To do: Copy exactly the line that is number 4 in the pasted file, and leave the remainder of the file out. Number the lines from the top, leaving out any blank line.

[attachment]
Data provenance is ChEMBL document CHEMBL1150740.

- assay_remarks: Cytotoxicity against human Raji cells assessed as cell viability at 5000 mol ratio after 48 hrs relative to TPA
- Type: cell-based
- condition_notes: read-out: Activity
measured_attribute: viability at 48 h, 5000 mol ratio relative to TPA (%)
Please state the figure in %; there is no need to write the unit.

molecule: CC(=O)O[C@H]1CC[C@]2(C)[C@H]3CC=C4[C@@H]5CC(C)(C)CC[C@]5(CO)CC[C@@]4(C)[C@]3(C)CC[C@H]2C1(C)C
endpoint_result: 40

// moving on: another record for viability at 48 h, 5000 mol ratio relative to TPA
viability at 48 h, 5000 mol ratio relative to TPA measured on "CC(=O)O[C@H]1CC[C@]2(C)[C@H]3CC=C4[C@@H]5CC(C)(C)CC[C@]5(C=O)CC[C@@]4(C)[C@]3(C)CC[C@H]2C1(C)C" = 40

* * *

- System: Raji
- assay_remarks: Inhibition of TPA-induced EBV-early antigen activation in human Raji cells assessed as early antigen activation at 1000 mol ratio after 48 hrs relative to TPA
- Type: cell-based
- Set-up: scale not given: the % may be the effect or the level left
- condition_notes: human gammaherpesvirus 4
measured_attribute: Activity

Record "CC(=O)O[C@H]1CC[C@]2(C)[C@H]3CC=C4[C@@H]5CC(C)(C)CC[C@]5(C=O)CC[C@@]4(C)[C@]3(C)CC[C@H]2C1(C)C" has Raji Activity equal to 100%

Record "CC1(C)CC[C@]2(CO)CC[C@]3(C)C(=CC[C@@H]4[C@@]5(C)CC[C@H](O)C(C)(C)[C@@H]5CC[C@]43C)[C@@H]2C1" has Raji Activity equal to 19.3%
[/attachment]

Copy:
- condition_notes: read-out: Activity